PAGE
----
Photo by David Greenwald
Good lord, Coachella. I haven’t been here since 2006; after SXSW, a festival that spreads its 10,000+ badge and wristband holders across dozens of downtown Austin venues, I forgot how overwhelming the sight of 75,000 people roaming across the Empire Polo Club looks. (And smells. It smells like pot.) I didn’t get a photo pass this year and idiotically forgot my point-and-shoot’s new batteries yesterday, so instead, some brief notes:
* I’ve jokingly referred to the fest as “Bro-chella.” On the way in, we drove by a restaurant called Johnny’s Broasted Chicken. Fate?
* Two lights were busted on Monroe, the main street in to the grounds and the one on which we idled in the car for almost three hours to crawl three miles from the freeway. C’mon, Indio! Though traffic probably wouldn’t have been any better. Fingers crossed it’s more mellow today.
* Coachella may have sold out, but that didn’t stop dozens — probably thousands — of people from booking hotel rooms and hanging out outside the fest, trying to sneak in or buy tickets. I bet they got in, too — nobody searched my stuff or even scanned my ticket. I’d sneak in my DSLR but I probably still can’t get into photo pits without a wristband. Oh well.
* Pot hangs in the air like smog in L.A. It’s incredible. I saw at least 5-6 instances of people toking up in the middle of the fest’s giant crowds — not like anyone would bust them.
* Gil Scott-Heron, at the Gobi Tent, laid down soul so crackling and grooves so deep it would’ve taken chemical aid to see the bottom. A living legend for a reason.
* Passion Pit, who I’ve seen before, weren’t any more impressive on the undeserved Outdoor Theatre stage, but Coachella kids love to dance. Apparently they also love horrific falsettos and a singer seemingly drunk with the power of a festival crowd: “Holy shit, Coachella!” was his most memorable exultation, and I’ve never seen a performer so staggered by his audience.
* Grizzly Bear: The Grizz brought it, as usual, but got kinda screwed with a tent spot instead of a main stage.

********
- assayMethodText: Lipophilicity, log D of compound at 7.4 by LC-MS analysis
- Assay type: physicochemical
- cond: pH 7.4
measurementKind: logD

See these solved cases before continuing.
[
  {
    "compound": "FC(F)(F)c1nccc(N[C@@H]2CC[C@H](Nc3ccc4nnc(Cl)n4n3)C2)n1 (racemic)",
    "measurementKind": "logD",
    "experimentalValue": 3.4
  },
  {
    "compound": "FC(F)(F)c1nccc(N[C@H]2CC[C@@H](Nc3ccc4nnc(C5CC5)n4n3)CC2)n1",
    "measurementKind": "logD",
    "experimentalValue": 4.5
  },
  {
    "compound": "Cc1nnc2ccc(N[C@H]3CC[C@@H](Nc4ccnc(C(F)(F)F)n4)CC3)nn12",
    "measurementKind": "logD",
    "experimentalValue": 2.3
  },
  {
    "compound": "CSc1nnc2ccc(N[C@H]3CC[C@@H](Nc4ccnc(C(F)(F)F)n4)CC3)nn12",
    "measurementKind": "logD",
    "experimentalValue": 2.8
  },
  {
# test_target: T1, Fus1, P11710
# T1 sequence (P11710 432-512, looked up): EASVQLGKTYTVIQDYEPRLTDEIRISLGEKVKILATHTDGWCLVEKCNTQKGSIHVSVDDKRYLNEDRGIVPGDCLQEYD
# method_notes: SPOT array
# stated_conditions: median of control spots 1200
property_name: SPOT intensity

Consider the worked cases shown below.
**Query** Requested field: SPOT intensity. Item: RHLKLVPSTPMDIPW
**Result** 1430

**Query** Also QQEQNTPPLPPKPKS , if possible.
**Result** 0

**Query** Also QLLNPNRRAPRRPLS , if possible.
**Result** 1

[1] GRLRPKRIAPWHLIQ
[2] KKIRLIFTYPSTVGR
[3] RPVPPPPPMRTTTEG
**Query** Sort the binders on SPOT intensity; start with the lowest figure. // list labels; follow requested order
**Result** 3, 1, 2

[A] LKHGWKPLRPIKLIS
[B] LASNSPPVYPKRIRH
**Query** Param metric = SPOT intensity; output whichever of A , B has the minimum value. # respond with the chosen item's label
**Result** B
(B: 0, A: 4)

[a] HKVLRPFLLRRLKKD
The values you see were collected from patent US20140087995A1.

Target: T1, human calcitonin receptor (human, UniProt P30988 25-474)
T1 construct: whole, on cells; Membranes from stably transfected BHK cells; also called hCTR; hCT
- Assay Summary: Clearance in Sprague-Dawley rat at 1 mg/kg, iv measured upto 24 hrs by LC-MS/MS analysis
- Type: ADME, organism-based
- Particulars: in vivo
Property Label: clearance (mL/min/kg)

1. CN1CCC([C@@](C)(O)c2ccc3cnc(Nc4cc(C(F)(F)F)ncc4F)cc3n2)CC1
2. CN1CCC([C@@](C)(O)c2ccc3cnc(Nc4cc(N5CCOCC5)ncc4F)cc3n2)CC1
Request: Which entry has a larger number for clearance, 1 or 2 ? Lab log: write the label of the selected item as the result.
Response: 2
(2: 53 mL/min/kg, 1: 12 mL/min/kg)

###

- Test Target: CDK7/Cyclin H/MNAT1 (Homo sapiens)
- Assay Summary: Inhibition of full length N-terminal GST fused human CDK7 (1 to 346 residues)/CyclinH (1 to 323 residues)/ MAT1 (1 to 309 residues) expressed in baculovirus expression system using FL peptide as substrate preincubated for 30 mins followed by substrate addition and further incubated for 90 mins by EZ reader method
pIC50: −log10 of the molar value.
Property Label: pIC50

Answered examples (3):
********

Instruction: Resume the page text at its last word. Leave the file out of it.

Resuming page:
* LCD Soundsystem: James Murphy, unlike David Bowie or the Talking Heads’ David Byrne, has crafted himself the opposite of a compelling image and persona. Given his immaculate attention to his production work, one can only assume his chubby, stubbly, underdressed stage presence is intentional (and presumably ironic). “All My Friends” was a tremendous moment and there’s no questioning his band’s tightness, but I’m sorry, guy — you need charisma, not a hangover, to make skeletal songs like “Us V. Them” or “Pow Pow” not boring.
* Vampire Weekend: The little indie-rock band that could played like they deserved to have been America’s No. 1, if only for a week. I don’t love the new record like the debut, but they sounded great whatever they played.
* Jay-Z: The dozen or so people at the house we’re renting (it’s that kind of weekend) kind of hated on Jay when we got back in the wee hours last night, but this felt like a historic set to me. Jay, 6’2″ of towering charisma, commanded the mic like Bono at the Rose Bowl. There’s never been another hip-hip star of the caliber Hov is now in — festival headliner status, with two decades of hits — but he proved, if it needed proving, that it could be done. Having a huge, forceful live band helped. They played with Marshall stacks, as if the crowd needed more notice that Jay wasn’t fucking around. He smashed through hit after hit after hit, finally closing things out with a trip through his back catalog (“Big Pimpin’,” “Hard Knock Life”) and a version of “Young Forever” aided by fireworks and Beyonce. Beyonce! On the main stage at Coachella! Then Jay name-dropped his favorite indie rockers: “Passion Pit, Grizzly Bear, Yeasayers.” An epic end to an epic night. On this note, I can only imagine the Grizzly Bear guys, Solange, Beyonce and Jay were broing down at Yeasayer today, talking about their favorite tracks on Blueprint 3 and Veckatimest. A boy can dream.
More: Coachella 2010: Day 1 | Day 2 | Day 3